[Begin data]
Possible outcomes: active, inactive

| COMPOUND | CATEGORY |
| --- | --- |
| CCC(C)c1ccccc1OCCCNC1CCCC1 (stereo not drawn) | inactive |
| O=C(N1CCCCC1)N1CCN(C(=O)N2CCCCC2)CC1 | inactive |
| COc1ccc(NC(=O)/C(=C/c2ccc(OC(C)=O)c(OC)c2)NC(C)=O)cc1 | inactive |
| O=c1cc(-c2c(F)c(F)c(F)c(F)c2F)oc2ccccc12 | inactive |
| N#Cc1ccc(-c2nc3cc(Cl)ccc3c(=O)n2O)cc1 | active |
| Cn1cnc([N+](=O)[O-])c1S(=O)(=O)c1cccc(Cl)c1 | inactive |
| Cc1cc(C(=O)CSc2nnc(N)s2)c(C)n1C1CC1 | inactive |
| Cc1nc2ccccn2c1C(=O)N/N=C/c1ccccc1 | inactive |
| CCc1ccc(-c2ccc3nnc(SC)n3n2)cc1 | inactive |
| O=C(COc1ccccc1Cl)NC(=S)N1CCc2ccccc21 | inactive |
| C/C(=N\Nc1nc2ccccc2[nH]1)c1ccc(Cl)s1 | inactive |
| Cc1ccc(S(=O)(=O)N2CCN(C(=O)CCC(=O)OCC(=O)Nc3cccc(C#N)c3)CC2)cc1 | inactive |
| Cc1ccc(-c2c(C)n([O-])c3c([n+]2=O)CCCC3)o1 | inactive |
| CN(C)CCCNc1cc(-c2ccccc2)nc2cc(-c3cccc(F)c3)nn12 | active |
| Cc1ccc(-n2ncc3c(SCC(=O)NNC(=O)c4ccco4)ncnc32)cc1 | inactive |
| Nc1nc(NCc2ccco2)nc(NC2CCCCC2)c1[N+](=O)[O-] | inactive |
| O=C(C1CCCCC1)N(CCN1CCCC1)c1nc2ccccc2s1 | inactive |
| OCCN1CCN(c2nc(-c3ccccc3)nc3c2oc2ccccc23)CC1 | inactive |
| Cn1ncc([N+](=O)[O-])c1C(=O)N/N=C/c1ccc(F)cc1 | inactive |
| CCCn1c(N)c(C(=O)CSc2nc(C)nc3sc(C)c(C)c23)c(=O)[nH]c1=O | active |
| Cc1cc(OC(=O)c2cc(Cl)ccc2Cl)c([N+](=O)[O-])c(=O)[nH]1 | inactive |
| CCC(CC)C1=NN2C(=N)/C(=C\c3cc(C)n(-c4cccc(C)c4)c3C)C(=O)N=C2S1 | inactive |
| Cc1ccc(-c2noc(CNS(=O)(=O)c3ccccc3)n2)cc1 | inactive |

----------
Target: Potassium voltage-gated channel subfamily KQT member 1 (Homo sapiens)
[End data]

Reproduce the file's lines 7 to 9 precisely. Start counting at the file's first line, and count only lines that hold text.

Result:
| O=c1cc(-c2c(F)c(F)c(F)c(F)c2F)oc2ccccc12 | inactive |
| N#Cc1ccc(-c2nc3cc(Cl)ccc3c(=O)n2O)cc1 | active |
| Cn1cnc([N+](=O)[O-])c1S(=O)(=O)c1cccc(Cl)c1 | inactive |